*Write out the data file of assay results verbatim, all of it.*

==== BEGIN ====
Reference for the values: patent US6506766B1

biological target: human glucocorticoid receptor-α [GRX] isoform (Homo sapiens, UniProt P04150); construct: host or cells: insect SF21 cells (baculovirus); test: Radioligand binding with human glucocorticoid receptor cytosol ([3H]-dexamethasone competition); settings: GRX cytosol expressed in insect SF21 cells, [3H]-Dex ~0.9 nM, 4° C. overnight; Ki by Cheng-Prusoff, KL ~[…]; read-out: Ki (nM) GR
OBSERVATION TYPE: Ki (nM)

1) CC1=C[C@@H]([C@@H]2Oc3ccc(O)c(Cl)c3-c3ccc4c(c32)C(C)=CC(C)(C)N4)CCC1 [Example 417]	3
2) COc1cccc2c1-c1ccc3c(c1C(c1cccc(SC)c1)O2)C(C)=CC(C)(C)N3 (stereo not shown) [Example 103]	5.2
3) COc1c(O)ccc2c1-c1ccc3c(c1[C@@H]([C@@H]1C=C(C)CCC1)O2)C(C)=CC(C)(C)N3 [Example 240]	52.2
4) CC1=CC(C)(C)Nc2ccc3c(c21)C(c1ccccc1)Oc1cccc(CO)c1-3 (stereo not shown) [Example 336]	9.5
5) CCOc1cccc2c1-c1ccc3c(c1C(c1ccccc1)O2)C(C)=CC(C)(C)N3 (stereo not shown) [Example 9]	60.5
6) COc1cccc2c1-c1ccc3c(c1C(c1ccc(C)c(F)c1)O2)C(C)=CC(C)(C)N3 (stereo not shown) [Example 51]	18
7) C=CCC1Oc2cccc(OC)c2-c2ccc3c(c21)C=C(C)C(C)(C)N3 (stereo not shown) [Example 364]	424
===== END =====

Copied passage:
Reference for the values: patent US6506766B1

biological target: human glucocorticoid receptor-α [GRX] isoform (Homo sapiens, UniProt P04150); construct: host or cells: insect SF21 cells (baculovirus); test: Radioligand binding with human glucocorticoid receptor cytosol ([3H]-dexamethasone competition); settings: GRX cytosol expressed in insect SF21 cells, [3H]-Dex ~0.9 nM, 4° C. overnight; Ki by Cheng-Prusoff, KL ~[…]; read-out: Ki (nM) GR
OBSERVATION TYPE: Ki (nM)

1) CC1=C[C@@H]([C@@H]2Oc3ccc(O)c(Cl)c3-c3ccc4c(c32)C(C)=CC(C)(C)N4)CCC1 [Example 417]	3
2) COc1cccc2c1-c1ccc3c(c1C(c1cccc(SC)c1)O2)C(C)=CC(C)(C)N3 (stereo not shown) [Example 103]	5.2
3) COc1c(O)ccc2c1-c1ccc3c(c1[C@@H]([C@@H]1C=C(C)CCC1)O2)C(C)=CC(C)(C)N3 [Example 240]	52.2
4) CC1=CC(C)(C)Nc2ccc3c(c21)C(c1ccccc1)Oc1cccc(CO)c1-3 (stereo not shown) [Example 336]	9.5
5) CCOc1cccc2c1-c1ccc3c(c1C(c1ccccc1)O2)C(C)=CC(C)(C)N3 (stereo not shown) [Example 9]	60.5
6) COc1cccc2c1-c1ccc3c(c1C(c1ccc(C)c(F)c1)O2)C(C)=CC(C)(C)N3 (stereo not shown) [Example 51]	18
7) C=CCC1Oc2cccc(OC)c2-c2ccc3c(c21)C=C(C)C(C)(C)N3 (stereo not shown) [Example 364]	424